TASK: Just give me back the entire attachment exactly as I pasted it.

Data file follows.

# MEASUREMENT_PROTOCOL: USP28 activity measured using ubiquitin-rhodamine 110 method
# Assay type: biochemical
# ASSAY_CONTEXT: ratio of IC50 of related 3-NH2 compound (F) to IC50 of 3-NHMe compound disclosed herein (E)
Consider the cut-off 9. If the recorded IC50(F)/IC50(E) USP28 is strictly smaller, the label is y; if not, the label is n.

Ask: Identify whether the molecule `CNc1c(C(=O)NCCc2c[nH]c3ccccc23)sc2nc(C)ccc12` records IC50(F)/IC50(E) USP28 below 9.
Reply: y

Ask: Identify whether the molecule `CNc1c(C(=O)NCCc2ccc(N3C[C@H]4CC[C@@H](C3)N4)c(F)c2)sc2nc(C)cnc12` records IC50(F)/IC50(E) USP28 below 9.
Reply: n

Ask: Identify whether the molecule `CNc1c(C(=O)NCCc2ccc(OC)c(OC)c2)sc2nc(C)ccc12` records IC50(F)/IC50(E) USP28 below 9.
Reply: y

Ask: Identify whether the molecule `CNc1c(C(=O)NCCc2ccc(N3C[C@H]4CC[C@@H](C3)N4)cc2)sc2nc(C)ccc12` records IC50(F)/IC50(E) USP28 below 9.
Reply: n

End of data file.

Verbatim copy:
# MEASUREMENT_PROTOCOL: USP28 activity measured using ubiquitin-rhodamine 110 method
# Assay type: biochemical
# ASSAY_CONTEXT: ratio of IC50 of related 3-NH2 compound (F) to IC50 of 3-NHMe compound disclosed herein (E)
Consider the cut-off 9. If the recorded IC50(F)/IC50(E) USP28 is strictly smaller, the label is y; if not, the label is n.

Ask: Identify whether the molecule `CNc1c(C(=O)NCCc2c[nH]c3ccccc23)sc2nc(C)ccc12` records IC50(F)/IC50(E) USP28 below 9.
Reply: y

Ask: Identify whether the molecule `CNc1c(C(=O)NCCc2ccc(N3C[C@H]4CC[C@@H](C3)N4)c(F)c2)sc2nc(C)cnc12` records IC50(F)/IC50(E) USP28 below 9.
Reply: n

Ask: Identify whether the molecule `CNc1c(C(=O)NCCc2ccc(OC)c(OC)c2)sc2nc(C)ccc12` records IC50(F)/IC50(E) USP28 below 9.
Reply: y

Ask: Identify whether the molecule `CNc1c(C(=O)NCCc2ccc(N3C[C@H]4CC[C@@H](C3)N4)cc2)sc2nc(C)ccc12` records IC50(F)/IC50(E) USP28 below 9.
Reply: n